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Surrounded By Foes

Pakistan, the world’s fifth-most populous country with a population of nearly 243 million, was born in 1947 after the Partition of the Indian Sub-continent by the colonial British rulers, who awarded separate statehood to the Muslim-majority regions. With the Partition, several enmities, bitterness and antagonistic bilateral relations, too, came into existence. Pakistan’s relations with neighbouring India have always been hostile. However, Islamabad has two more belligerent neighbours… Afghanistan and Iran. The relations between Pakistan and Afghanistan have gradually become antagonistic.

Pakistan shares a 2,430km-long border, commonly known as Durand Line, with Afghanistan to its west. In fact, the Pakistani Provinces of Baluchistan and Khyber Pakhtunkhwa are situated near the border with Afghanistan. The Durand Line is the origin of all the disputes between the two Islamic nations in South Asia.

After the Independence of India, Afghanistan emerged as the main enemy of Pakistan. It may be noted that Afghanistan was the only country to oppose the UN membership of Pakistan. As Baluchistan and Khyber Pakhtunkhwa Provinces of Pakistan near the Afghan border are mainly inhabited by Pashtuns, Kabul has never recognised these two provinces as Pakistani territories. According to the Afghan Government, these regions originally belonged to Afghanistan, and the Durand Line unfairly sent the area to Pakistan. The imperial British rulers had drawn the Durand Line between Afghanistan and British India on November 12, 1893 on the basis of an agreement with Afghan Amir (Emperor) Abdur Rahman Khan (1840/44 – October 1, 1901).

As the Afghans tasted defeat in the second Anglo-Afghan War (1878-79), they had no other option, but to accept the Durand Line, named after British Anglo-Indian diplomat Sir Henry Mortimer Durand (February 14, 1850 – June 8, 1924). However, the Afghans have never accepted this border demarcation. After the end of colonial British rule, Afghanistan and Pakistan got involved in a border dispute over the Durand Line. Later, various other issues, such as the presence of Afghan refugees in Pakistan and distribution of river water, widened the scope of this dispute. India, too, has gradually become one of the reasons for the deterioration of ties between Kabul and Islamabad, because of the former’s cordial ties with Afghanistan.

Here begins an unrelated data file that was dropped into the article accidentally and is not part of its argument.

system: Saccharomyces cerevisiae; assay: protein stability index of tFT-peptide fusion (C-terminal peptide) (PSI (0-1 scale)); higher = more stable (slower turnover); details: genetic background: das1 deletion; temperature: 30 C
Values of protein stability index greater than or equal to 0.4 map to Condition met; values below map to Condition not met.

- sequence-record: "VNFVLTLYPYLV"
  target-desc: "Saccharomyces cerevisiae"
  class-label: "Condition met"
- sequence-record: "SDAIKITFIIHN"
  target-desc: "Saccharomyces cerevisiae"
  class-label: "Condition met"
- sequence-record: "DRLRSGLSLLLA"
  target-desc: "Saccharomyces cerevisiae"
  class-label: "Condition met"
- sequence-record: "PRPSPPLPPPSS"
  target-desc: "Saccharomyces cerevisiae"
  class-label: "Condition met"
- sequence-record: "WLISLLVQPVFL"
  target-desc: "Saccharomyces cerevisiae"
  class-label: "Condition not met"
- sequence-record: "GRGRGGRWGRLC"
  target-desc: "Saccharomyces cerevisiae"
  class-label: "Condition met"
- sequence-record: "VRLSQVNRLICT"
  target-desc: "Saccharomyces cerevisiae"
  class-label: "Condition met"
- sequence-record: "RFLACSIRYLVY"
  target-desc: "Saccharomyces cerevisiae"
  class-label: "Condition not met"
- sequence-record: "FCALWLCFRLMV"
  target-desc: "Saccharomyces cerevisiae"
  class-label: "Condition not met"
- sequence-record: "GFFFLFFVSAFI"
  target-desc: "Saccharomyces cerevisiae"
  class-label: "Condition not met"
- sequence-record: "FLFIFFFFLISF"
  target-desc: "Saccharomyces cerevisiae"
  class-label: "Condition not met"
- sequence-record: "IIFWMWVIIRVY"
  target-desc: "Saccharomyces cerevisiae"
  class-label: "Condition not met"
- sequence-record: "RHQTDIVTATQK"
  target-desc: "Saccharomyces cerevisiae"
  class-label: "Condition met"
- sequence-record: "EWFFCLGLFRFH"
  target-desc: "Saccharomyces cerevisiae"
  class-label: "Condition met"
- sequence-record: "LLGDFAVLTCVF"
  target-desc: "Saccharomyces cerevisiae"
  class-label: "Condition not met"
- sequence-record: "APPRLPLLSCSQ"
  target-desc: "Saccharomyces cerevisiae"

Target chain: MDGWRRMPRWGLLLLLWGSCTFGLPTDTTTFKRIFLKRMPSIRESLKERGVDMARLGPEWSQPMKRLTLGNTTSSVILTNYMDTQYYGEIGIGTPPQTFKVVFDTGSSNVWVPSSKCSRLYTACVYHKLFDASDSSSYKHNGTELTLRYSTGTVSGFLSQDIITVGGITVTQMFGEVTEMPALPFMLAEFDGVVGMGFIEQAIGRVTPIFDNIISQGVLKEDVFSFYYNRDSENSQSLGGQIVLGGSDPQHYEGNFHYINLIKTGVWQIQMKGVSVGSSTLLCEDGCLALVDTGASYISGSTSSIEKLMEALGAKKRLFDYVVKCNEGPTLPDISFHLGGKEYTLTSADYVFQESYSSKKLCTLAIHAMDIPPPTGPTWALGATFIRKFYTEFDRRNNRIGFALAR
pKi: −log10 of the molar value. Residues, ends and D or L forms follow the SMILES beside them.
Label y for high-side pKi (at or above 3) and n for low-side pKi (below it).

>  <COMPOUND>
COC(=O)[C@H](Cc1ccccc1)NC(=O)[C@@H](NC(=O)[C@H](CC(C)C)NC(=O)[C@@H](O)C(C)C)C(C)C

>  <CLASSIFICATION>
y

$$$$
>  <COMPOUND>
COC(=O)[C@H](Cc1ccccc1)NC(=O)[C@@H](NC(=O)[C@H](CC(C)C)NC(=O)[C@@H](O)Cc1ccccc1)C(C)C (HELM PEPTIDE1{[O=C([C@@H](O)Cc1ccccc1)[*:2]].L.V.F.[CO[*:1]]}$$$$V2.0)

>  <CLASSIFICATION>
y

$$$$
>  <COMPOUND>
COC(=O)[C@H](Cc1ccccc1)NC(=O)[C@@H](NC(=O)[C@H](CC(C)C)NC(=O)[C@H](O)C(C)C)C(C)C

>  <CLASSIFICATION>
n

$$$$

Pakistan experienced an armed separatist movement, led by Haji Mirzali Khan Wazir, immediately after its birth. As Kabul backed this movement, the bilateral relations deteriorated. Islamabad has always accused Kabul of supporting terrorism, and also of spreading terrorism inside Pakistan. Meanwhile, Afghanistan has repeatedly claimed that Pakistan interfered in its internal matters in order to create troubles for Kabul. Afghanistan has further blasted Pakistan for nurturing terrorists, and also for systematically using them against neighbouring countries. Earlier, Kabul strongly criticised Islamabad for supporting the Taliban. Interestingly, the Taliban-led Government in Kabul, too, does not accept the Durand Line, and refuses to recognise Baluchistan and Khyber Pakhtunkhwa as parts of Pakistan.

A section of defence experts is of the opinion that the Afghan-Pak border is more turbulent and deadly than the Indo-Pak border. Soldiers of the two countries often exchange fire there. There is a hostile attitude towards Pakistan among the common people of Afghanistan. Similarly, the people of Pakistan do not like Afghan refugees. Even residents of the Pashtun-dominated areas in Pakistan are hostile to Afghan refugees.

Pakistan has made a serious attempt to improve ties with Afghanistan in recent times. In 2021, Islamabad provided Kabul with PKR 80 billion for the reconstruction of hospitals, schools, colleges, roads, etc. in the war-torn country. However, foreign policy experts have opined that the financial help might not improve the relationship between the two nations.

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